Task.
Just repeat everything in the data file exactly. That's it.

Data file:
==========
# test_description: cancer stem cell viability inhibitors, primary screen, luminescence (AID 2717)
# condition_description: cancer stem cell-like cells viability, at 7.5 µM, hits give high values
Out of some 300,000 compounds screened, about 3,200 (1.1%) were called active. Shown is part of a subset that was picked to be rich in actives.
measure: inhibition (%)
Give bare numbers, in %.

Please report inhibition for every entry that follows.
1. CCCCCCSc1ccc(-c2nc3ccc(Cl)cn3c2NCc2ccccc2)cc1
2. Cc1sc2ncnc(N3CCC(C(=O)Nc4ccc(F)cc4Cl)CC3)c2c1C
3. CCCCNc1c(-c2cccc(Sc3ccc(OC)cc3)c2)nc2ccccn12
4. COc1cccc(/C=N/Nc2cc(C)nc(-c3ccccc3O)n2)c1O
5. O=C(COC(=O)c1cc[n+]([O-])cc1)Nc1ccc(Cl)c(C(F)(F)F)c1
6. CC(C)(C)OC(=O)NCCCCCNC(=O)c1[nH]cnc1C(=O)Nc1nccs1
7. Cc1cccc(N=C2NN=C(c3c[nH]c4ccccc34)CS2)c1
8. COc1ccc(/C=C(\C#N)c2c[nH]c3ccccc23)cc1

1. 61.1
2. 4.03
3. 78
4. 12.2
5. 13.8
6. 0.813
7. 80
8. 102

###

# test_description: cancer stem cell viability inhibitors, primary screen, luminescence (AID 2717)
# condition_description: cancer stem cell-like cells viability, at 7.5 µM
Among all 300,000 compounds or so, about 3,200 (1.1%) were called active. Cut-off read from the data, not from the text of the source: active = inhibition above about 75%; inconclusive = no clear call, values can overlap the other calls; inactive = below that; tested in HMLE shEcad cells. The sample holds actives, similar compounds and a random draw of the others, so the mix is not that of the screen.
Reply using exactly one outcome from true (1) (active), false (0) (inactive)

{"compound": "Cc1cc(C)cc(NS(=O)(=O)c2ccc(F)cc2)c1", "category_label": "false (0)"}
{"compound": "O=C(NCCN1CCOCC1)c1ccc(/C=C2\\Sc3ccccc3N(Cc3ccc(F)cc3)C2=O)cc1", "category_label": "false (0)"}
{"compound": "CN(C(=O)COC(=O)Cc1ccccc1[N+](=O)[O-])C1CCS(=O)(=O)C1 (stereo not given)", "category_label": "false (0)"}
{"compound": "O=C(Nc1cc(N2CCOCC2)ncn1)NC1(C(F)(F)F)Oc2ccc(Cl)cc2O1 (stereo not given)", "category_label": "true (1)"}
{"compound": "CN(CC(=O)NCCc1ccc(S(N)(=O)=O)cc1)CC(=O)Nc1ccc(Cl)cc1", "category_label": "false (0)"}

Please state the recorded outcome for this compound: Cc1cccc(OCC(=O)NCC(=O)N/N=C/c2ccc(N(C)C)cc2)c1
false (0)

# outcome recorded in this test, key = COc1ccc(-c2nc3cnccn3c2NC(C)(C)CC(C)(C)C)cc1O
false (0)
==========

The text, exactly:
# test_description: cancer stem cell viability inhibitors, primary screen, luminescence (AID 2717)
# condition_description: cancer stem cell-like cells viability, at 7.5 µM, hits give high values
Out of some 300,000 compounds screened, about 3,200 (1.1%) were called active. Shown is part of a subset that was picked to be rich in actives.
measure: inhibition (%)
Give bare numbers, in %.

Please report inhibition for every entry that follows.
1. CCCCCCSc1ccc(-c2nc3ccc(Cl)cn3c2NCc2ccccc2)cc1
2. Cc1sc2ncnc(N3CCC(C(=O)Nc4ccc(F)cc4Cl)CC3)c2c1C
3. CCCCNc1c(-c2cccc(Sc3ccc(OC)cc3)c2)nc2ccccn12
4. COc1cccc(/C=N/Nc2cc(C)nc(-c3ccccc3O)n2)c1O
5. O=C(COC(=O)c1cc[n+]([O-])cc1)Nc1ccc(Cl)c(C(F)(F)F)c1
6. CC(C)(C)OC(=O)NCCCCCNC(=O)c1[nH]cnc1C(=O)Nc1nccs1
7. Cc1cccc(N=C2NN=C(c3c[nH]c4ccccc34)CS2)c1
8. COc1ccc(/C=C(\C#N)c2c[nH]c3ccccc23)cc1

1. 61.1
2. 4.03
3. 78
4. 12.2
5. 13.8
6. 0.813
7. 80
8. 102

###

# test_description: cancer stem cell viability inhibitors, primary screen, luminescence (AID 2717)
# condition_description: cancer stem cell-like cells viability, at 7.5 µM
Among all 300,000 compounds or so, about 3,200 (1.1%) were called active. Cut-off read from the data, not from the text of the source: active = inhibition above about 75%; inconclusive = no clear call, values can overlap the other calls; inactive = below that; tested in HMLE shEcad cells. The sample holds actives, similar compounds and a random draw of the others, so the mix is not that of the screen.
Reply using exactly one outcome from true (1) (active), false (0) (inactive)

{"compound": "Cc1cc(C)cc(NS(=O)(=O)c2ccc(F)cc2)c1", "category_label": "false (0)"}
{"compound": "O=C(NCCN1CCOCC1)c1ccc(/C=C2\\Sc3ccccc3N(Cc3ccc(F)cc3)C2=O)cc1", "category_label": "false (0)"}
{"compound": "CN(C(=O)COC(=O)Cc1ccccc1[N+](=O)[O-])C1CCS(=O)(=O)C1 (stereo not given)", "category_label": "false (0)"}
{"compound": "O=C(Nc1cc(N2CCOCC2)ncn1)NC1(C(F)(F)F)Oc2ccc(Cl)cc2O1 (stereo not given)", "category_label": "true (1)"}
{"compound": "CN(CC(=O)NCCc1ccc(S(N)(=O)=O)cc1)CC(=O)Nc1ccc(Cl)cc1", "category_label": "false (0)"}

Please state the recorded outcome for this compound: Cc1cccc(OCC(=O)NCC(=O)N/N=C/c2ccc(N(C)C)cc2)c1
false (0)

# outcome recorded in this test, key = COc1ccc(-c2nc3cnccn3c2NC(C)(C)CC(C)(C)C)cc1O
false (0)